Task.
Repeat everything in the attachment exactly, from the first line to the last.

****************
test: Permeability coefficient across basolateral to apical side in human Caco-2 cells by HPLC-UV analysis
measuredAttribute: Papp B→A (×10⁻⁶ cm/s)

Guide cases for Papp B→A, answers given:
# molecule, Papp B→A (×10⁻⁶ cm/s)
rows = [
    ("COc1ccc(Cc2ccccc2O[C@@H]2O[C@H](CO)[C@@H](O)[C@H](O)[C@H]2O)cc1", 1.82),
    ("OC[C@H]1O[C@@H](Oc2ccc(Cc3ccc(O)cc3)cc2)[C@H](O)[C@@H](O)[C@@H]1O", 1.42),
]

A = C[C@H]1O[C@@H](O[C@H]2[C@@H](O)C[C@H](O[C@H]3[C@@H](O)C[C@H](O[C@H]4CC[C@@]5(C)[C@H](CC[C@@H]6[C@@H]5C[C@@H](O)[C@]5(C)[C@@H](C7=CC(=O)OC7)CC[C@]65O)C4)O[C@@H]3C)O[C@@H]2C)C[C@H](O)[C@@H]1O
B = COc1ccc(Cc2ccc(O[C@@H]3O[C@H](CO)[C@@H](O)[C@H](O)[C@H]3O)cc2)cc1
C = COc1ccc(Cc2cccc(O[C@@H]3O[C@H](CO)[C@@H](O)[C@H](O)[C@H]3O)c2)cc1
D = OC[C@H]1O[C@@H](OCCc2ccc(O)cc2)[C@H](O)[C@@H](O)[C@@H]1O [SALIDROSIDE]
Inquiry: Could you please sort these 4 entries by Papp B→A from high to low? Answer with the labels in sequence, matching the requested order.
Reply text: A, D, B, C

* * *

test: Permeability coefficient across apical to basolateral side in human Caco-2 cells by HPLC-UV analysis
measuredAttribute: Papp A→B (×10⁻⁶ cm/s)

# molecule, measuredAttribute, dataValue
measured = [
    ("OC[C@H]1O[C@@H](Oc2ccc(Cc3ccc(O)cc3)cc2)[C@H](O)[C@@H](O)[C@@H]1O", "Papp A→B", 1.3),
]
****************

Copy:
test: Permeability coefficient across basolateral to apical side in human Caco-2 cells by HPLC-UV analysis
measuredAttribute: Papp B→A (×10⁻⁶ cm/s)

Guide cases for Papp B→A, answers given:
# molecule, Papp B→A (×10⁻⁶ cm/s)
rows = [
    ("COc1ccc(Cc2ccccc2O[C@@H]2O[C@H](CO)[C@@H](O)[C@H](O)[C@H]2O)cc1", 1.82),
    ("OC[C@H]1O[C@@H](Oc2ccc(Cc3ccc(O)cc3)cc2)[C@H](O)[C@@H](O)[C@@H]1O", 1.42),
]

A = C[C@H]1O[C@@H](O[C@H]2[C@@H](O)C[C@H](O[C@H]3[C@@H](O)C[C@H](O[C@H]4CC[C@@]5(C)[C@H](CC[C@@H]6[C@@H]5C[C@@H](O)[C@]5(C)[C@@H](C7=CC(=O)OC7)CC[C@]65O)C4)O[C@@H]3C)O[C@@H]2C)C[C@H](O)[C@@H]1O
B = COc1ccc(Cc2ccc(O[C@@H]3O[C@H](CO)[C@@H](O)[C@H](O)[C@H]3O)cc2)cc1
C = COc1ccc(Cc2cccc(O[C@@H]3O[C@H](CO)[C@@H](O)[C@H](O)[C@H]3O)c2)cc1
D = OC[C@H]1O[C@@H](OCCc2ccc(O)cc2)[C@H](O)[C@@H](O)[C@@H]1O [SALIDROSIDE]
Inquiry: Could you please sort these 4 entries by Papp B→A from high to low? Answer with the labels in sequence, matching the requested order.
Reply text: A, D, B, C

* * *

test: Permeability coefficient across apical to basolateral side in human Caco-2 cells by HPLC-UV analysis
measuredAttribute: Papp A→B (×10⁻⁶ cm/s)

# molecule, measuredAttribute, dataValue
measured = [
    ("OC[C@H]1O[C@@H](Oc2ccc(Cc3ccc(O)cc3)cc2)[C@H](O)[C@@H](O)[C@@H]1O", "Papp A→B", 1.3),
]